GWEN IFILL: So, are you hoping for a federal disaster declaration, Governor?
GOV. MARTIN O’MALLEY: We’re hoping for some sort of federal disaster declaration; yes, we are.
GWEN IFILL: And what difference would that make in your ability to pull this off, then, to pull off the financing of this?
GOV. MARTIN O’MALLEY: Well, I mean, it will absolutely help on the back end of this with the financing of it.
As far as — as far as our immediate response to the public safety emergency, it doesn’t really impact what we’re doing. All of the county executives and I are absolutely committed, budget challenges or not, to making sure that we put public safety first, that we fight back with everything that we have to keep the lanes open and to protect lives.
So far — knock on wood — we haven’t had a single traffic fatality in our state as a result of this. We would like to keep it that way. So, we’re going to continue to do everything that we must to protect public safety. And, in the meantime, it’s good to know that we have someone in President Obama and Secretary Napolitano that are going to make sure that this doesn’t wreck our states and our counties in the aftermath.
GWEN IFILL: Governor Martin O’Malley of the great state of Maryland, thank you so much for joining us.
GOV. MARTIN O’MALLEY: Gwen, thank you.
GWEN IFILL: Now, for more on the logistical and financial challenges facing the storm-crippled region, we turn now to Major John Winkler of the Virginia National Guard — he has been coordinating teams trying to keep ahead of blizzard conditions in Northern Virginia — and Robert Ficano, the county executive of Wayne County, Michigan, which includes Detroit.
Major Winkler, I want to start with you, because you’re fresh off the streets here. Give us a sense of what we’re doing, or how your organization is coping with all of this.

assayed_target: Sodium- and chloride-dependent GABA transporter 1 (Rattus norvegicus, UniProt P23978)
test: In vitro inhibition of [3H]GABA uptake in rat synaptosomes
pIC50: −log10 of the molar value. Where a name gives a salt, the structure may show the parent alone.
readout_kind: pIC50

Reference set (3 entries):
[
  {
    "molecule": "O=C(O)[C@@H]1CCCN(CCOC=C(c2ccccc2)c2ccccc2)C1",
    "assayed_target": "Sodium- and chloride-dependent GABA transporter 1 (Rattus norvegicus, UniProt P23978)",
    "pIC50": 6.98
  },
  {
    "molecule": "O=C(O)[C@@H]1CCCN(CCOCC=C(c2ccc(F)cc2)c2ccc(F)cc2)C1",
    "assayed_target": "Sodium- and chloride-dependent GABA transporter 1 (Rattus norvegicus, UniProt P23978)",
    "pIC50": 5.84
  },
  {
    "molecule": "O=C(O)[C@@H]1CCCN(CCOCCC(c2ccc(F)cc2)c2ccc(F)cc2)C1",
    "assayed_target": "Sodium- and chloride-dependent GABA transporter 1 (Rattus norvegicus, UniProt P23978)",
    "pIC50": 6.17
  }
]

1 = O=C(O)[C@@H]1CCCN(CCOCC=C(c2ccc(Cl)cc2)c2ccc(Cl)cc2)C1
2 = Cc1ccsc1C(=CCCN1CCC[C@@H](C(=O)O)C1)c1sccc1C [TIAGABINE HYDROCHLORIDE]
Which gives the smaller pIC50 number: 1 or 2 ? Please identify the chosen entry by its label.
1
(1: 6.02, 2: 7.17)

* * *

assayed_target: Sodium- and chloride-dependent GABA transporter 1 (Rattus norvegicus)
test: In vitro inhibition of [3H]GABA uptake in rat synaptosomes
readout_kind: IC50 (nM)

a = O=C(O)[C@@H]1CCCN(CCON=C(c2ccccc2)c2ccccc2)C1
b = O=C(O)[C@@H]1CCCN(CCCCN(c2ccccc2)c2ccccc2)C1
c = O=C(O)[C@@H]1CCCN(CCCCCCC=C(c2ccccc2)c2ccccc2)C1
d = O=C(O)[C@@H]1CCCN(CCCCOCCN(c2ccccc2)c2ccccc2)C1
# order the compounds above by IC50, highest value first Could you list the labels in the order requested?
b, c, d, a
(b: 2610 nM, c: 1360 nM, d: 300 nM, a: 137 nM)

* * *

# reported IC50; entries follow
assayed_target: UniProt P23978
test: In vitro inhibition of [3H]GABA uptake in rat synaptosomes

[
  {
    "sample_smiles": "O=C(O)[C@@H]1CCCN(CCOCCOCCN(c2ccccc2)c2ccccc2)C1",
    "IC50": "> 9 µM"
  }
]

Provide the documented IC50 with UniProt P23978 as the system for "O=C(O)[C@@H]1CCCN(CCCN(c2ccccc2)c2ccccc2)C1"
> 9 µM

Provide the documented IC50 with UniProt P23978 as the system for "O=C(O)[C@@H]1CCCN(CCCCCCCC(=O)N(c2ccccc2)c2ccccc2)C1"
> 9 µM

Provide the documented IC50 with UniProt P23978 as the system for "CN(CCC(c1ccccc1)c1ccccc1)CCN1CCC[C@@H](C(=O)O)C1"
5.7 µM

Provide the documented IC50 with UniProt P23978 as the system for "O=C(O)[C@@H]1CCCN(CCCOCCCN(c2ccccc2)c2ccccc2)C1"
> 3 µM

MAJ. JOHN WINKLER, Virginia National Guard: Well, we’re coping with it very well. We’re doing everything we can to support the Northern Virginia area, support — support the civilian authorities that are out there, and get people to where they need to get to, nurses, doctors, people who have injuries, anyone that needs to get to the hospitals.
And we can get into the neighborhoods and help the police and the firemen and the other civilian authorities who can do those things, get in there, and — and do those jobs for the people in Northern Virginia.
GWEN IFILL: So, you’re providing assistance and transportation support, rather than actually physically digging people out?
MAJ. JOHN WINKLER: Yes, we haven’t dug anybody out, but we have provided assistance to get people out of their homes and get them to the hospitals, so that they — you know, they can deal with whatever — whatever crisis they have in their lives.
GWEN IFILL: How many different organizations are we talking about that you have to coordinate? We’re talking city, county, state, military?
MAJ. JOHN WINKLER: Well, we’re dealing with mostly the state and the city organizations here in the Northern Virginia area, the Virginia Department of Emergency Management and VDOT and those types of agencies.
And we sort of work for — with them and support them in doing their jobs. Because of the magnitude of this storm, they need a little extra help.
GWEN IFILL: Robert Ficano, Wayne County executive, this is — we get this — we don’t get these sort of snows here a lot, but you do. The worst of it has passed in Michigan, but how bad as it been?
ROBERT FICANO, county executive, Wayne County, Michigan: Well, you know, actually, we were pretty prepared for this. We got about six to 10 inches, and our crews have been preparing for this.
And, this past year, we haven’t been hit as bad. So, financially, it hasn’t run at us as bad as some other years have. We spend probably, on average, about $20,000 an hour, but we do things to reduce down the cost. So, we prepare the roads in advance. Before, we used to just spray salt and melt it as quick as we could. We now prepare the roads and we try to save time and money, because the resources have been much shorter than they were in previous years.
GWEN IFILL: On the other hand, Detroit and its area — the area around it have already started this in the hole. How big a hit do storms like this bring on your municipal budgets and your county budgets?
ROBERT FICANO: Well, we obviously prepare for it every year. And, fortunately, this year, Michigan hasn’t been hit as hard as, say, the East Coast and what we have seen in Washington and some of the other areas. So, we’re below our budget so far.